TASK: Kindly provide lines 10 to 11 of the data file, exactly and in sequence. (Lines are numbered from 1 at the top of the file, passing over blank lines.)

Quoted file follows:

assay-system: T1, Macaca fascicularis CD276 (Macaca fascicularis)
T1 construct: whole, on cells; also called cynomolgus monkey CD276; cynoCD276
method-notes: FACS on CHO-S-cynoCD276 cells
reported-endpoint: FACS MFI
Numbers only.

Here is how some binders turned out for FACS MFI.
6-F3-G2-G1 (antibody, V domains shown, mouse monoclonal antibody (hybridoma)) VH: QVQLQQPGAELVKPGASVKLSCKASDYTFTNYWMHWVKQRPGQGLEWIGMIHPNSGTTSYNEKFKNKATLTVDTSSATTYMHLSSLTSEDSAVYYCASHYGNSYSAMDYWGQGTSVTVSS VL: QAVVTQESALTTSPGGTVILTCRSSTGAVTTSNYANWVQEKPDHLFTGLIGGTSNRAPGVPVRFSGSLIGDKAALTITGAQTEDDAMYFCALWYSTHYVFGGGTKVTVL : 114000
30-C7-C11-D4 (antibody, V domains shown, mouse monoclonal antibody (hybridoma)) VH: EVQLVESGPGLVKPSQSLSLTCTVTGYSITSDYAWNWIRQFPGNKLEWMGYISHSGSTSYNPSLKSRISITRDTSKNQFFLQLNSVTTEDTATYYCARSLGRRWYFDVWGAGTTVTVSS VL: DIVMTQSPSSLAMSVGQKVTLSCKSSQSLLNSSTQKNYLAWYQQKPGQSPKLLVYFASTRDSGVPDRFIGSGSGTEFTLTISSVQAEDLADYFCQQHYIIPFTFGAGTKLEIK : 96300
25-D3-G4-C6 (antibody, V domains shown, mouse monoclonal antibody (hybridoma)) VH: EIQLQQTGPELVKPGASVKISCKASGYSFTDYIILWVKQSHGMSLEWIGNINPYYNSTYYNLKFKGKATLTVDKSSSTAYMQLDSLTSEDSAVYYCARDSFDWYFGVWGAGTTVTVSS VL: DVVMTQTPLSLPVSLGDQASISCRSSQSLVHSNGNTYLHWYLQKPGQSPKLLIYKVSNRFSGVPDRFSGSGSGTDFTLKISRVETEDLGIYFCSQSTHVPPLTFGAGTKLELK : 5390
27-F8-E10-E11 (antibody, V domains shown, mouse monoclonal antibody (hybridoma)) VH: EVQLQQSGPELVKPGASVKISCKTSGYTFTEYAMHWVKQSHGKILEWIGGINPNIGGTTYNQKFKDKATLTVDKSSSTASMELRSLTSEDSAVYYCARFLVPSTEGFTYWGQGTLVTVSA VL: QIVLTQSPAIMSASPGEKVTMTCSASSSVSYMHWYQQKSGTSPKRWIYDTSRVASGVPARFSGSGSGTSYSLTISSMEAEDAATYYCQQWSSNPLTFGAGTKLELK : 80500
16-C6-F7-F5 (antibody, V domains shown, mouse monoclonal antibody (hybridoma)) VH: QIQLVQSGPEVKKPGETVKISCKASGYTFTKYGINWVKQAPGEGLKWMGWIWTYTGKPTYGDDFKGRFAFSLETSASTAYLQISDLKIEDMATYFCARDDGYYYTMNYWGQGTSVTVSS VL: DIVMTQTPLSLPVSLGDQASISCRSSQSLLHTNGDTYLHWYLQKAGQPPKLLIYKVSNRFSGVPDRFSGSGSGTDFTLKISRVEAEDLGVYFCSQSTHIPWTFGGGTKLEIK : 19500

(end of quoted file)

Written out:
27-F8-E10-E11 (antibody, V domains shown, mouse monoclonal antibody (hybridoma)) VH: EVQLQQSGPELVKPGASVKISCKTSGYTFTEYAMHWVKQSHGKILEWIGGINPNIGGTTYNQKFKDKATLTVDKSSSTASMELRSLTSEDSAVYYCARFLVPSTEGFTYWGQGTLVTVSA VL: QIVLTQSPAIMSASPGEKVTMTCSASSSVSYMHWYQQKSGTSPKRWIYDTSRVASGVPARFSGSGSGTSYSLTISSMEAEDAATYYCQQWSSNPLTFGAGTKLELK : 80500
16-C6-F7-F5 (antibody, V domains shown, mouse monoclonal antibody (hybridoma)) VH: QIQLVQSGPEVKKPGETVKISCKASGYTFTKYGINWVKQAPGEGLKWMGWIWTYTGKPTYGDDFKGRFAFSLETSASTAYLQISDLKIEDMATYFCARDDGYYYTMNYWGQGTSVTVSS VL: DIVMTQTPLSLPVSLGDQASISCRSSQSLLHTNGDTYLHWYLQKAGQPPKLLIYKVSNRFSGVPDRFSGSGSGTDFTLKISRVEAEDLGVYFCSQSTHIPWTFGGGTKLEIK : 19500